Unexpected financial emergencies pop up every day. From medical mishaps to car blunders, there are dozens of accidents that could leave you with a big bill to pay. If you’re not financially prepared, those unexpected emergencies could have long-term repercussions.
While no one ever wants to face an expensive emergency, having the finances to cover any bills or needs can make the situation run significantly smoother. Good financial planning can also mean you’re left with your finances intact.
Here are some tips to help you navigate any emergency that comes your way.
- Have an emergency savings account
An emergency savings account is money set aside specifically for emergencies. This could include everything from your car breaking down to losing your job.
In an ideal world, you’d set aside 3-6 months of living expenses into your emergency fund, including money for rent or your mortgage, any bills, and food. However, not everyone can build up an emergency fund to this level quickly. It can take years to get six months of living expenses into an emergency account.
Start with just $1,000. Treat contributing to your emergency fund like a bill you need to pay every month. Before you spend any money on fun activities or meals out, add some money to your emergency fund. You could be surprised at how quickly it grows.
Once you have savings tucked away, only touch it in the event of an emergency. While it might be tempting to dig into your emergency account for a new pair of shoes or tickets to see your favorite football team, this money is reserved for emergencies only. You’ll be thankful for it when an unexpected life event appears.
- Keep your credit cards low
Credit cards can be a real lifesaver in an emergency. While you never want to put too much money on a card that you’d be unable to pay off, a credit card can grant you some wiggle room between paychecks or allow you to charge certain expenses quickly.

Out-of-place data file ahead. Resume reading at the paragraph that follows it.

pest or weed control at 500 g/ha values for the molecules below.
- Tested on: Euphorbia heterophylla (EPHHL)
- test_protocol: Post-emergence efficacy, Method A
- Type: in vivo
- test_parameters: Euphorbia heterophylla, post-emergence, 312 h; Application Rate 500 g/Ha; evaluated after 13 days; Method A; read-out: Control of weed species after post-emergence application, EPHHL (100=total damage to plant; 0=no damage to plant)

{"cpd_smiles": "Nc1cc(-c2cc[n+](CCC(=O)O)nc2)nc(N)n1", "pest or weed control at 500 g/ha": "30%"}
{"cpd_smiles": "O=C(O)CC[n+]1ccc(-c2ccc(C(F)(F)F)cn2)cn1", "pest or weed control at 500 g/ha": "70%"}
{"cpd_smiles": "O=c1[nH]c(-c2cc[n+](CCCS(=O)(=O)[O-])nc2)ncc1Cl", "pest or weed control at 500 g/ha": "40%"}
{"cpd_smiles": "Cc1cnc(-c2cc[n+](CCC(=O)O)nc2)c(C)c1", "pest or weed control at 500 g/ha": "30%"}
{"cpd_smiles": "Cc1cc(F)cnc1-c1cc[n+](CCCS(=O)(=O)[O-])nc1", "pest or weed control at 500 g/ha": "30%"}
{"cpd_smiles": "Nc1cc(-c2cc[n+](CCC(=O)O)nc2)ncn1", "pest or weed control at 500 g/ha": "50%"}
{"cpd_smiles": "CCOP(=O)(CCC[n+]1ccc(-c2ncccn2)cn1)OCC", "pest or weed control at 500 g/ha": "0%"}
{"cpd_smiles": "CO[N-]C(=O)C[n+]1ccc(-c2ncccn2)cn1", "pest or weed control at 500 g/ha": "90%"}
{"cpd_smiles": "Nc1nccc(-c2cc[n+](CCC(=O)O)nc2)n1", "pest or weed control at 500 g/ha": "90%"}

However, in order to be able to use your credit card in the event of an emergency, you need to keep available funds high. This means paying off your credit card in full each month.
Keeping credit card bills low also means that in the event you do need to put emergency expenses on your credit card, your bills can remain manageable. You can avoid paying extreme amounts of interest by keeping credit card bills low.
You can also keep a credit card handy specifically for emergencies. Paying a small bill with the card each month, such as a subscription, can keep the card active and ensure you always have room for emergency expenses.
- Take out a short-term loan
A short-term loan can provide you with the funds you need to tide you over in case of an unexpected emergency. However, as with any loan, you need to be responsible about the money you borrow.
Some short-term loans are a great option for emergencies because of the straightforward application process and quick turnaround time compared to traditional bank loans. This means that you can get the money you need relatively quickly – in as little as one business day after approval. But you should only take out a short-term loan for a true emergency, and you should only take out the amount that you absolutely need.
You should also be sure you can handle the payback expectations. If you’re not sure how you’re going to repay a loan, it could cause more issues for you in the long term. Have a clear plan for repaying your loan, including how you’re going to get the money and how you’re going to make the payments.
All three of these financial options are great ways to stay financially afloat during an emergency. Even if you’re not faced with an emergency now, knowing what you’d do to pay for unexpected bills or needs is important. It’s always smart to create a plan ahead of time.
Work on building up your emergency fund and paying off any credit card debt you’re currently holding. If you find that you need a short-term loan, you can apply for installment loan online to get the cash you need to help you through any difficult time.